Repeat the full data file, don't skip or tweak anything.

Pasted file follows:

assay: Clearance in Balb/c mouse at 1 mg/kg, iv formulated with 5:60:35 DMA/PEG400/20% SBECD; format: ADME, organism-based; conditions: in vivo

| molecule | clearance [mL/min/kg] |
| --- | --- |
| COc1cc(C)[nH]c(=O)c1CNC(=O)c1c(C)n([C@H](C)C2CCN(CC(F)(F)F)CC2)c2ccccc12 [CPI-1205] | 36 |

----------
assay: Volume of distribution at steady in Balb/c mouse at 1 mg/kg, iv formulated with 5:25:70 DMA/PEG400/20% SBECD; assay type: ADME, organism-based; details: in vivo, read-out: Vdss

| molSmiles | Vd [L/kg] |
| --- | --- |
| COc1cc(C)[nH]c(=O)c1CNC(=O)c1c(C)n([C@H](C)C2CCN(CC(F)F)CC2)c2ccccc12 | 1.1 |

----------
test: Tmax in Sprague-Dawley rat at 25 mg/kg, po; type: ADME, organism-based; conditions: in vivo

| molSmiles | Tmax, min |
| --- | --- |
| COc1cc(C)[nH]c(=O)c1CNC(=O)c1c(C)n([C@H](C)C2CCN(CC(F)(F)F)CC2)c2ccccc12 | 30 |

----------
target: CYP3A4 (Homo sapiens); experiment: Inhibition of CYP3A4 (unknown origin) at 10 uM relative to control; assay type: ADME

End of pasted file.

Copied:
assay: Clearance in Balb/c mouse at 1 mg/kg, iv formulated with 5:60:35 DMA/PEG400/20% SBECD; format: ADME, organism-based; conditions: in vivo

| molecule | clearance [mL/min/kg] |
| --- | --- |
| COc1cc(C)[nH]c(=O)c1CNC(=O)c1c(C)n([C@H](C)C2CCN(CC(F)(F)F)CC2)c2ccccc12 [CPI-1205] | 36 |

----------
assay: Volume of distribution at steady in Balb/c mouse at 1 mg/kg, iv formulated with 5:25:70 DMA/PEG400/20% SBECD; assay type: ADME, organism-based; details: in vivo, read-out: Vdss

| molSmiles | Vd [L/kg] |
| --- | --- |
| COc1cc(C)[nH]c(=O)c1CNC(=O)c1c(C)n([C@H](C)C2CCN(CC(F)F)CC2)c2ccccc12 | 1.1 |

----------
test: Tmax in Sprague-Dawley rat at 25 mg/kg, po; type: ADME, organism-based; conditions: in vivo

| molSmiles | Tmax, min |
| --- | --- |
| COc1cc(C)[nH]c(=O)c1CNC(=O)c1c(C)n([C@H](C)C2CCN(CC(F)(F)F)CC2)c2ccccc12 | 30 |

----------
target: CYP3A4 (Homo sapiens); experiment: Inhibition of CYP3A4 (unknown origin) at 10 uM relative to control; assay type: ADME